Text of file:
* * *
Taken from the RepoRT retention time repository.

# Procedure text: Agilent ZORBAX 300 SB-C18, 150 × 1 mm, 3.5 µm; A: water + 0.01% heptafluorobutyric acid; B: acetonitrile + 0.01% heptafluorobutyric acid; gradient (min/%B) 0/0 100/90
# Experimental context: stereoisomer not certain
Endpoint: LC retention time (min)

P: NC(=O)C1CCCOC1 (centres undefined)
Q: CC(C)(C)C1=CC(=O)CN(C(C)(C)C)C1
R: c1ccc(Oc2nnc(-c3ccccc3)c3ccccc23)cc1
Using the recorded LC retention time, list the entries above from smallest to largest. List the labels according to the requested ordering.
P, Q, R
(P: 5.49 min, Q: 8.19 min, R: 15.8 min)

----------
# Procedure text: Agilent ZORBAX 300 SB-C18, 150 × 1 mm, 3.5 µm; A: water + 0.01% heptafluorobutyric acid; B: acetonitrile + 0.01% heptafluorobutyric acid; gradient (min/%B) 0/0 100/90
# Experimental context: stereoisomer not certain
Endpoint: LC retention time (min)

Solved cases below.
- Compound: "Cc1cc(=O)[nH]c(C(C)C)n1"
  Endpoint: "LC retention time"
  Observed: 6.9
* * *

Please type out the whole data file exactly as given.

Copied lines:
Taken from the RepoRT retention time repository.

# Procedure text: Agilent ZORBAX 300 SB-C18, 150 × 1 mm, 3.5 µm; A: water + 0.01% heptafluorobutyric acid; B: acetonitrile + 0.01% heptafluorobutyric acid; gradient (min/%B) 0/0 100/90
# Experimental context: stereoisomer not certain
Endpoint: LC retention time (min)

P: NC(=O)C1CCCOC1 (centres undefined)
Q: CC(C)(C)C1=CC(=O)CN(C(C)(C)C)C1
R: c1ccc(Oc2nnc(-c3ccccc3)c3ccccc23)cc1
Using the recorded LC retention time, list the entries above from smallest to largest. List the labels according to the requested ordering.
P, Q, R
(P: 5.49 min, Q: 8.19 min, R: 15.8 min)

----------
# Procedure text: Agilent ZORBAX 300 SB-C18, 150 × 1 mm, 3.5 µm; A: water + 0.01% heptafluorobutyric acid; B: acetonitrile + 0.01% heptafluorobutyric acid; gradient (min/%B) 0/0 100/90
# Experimental context: stereoisomer not certain
Endpoint: LC retention time (min)

Solved cases below.
- Compound: "Cc1cc(=O)[nH]c(C(C)C)n1"
  Endpoint: "LC retention time"
  Observed: 6.9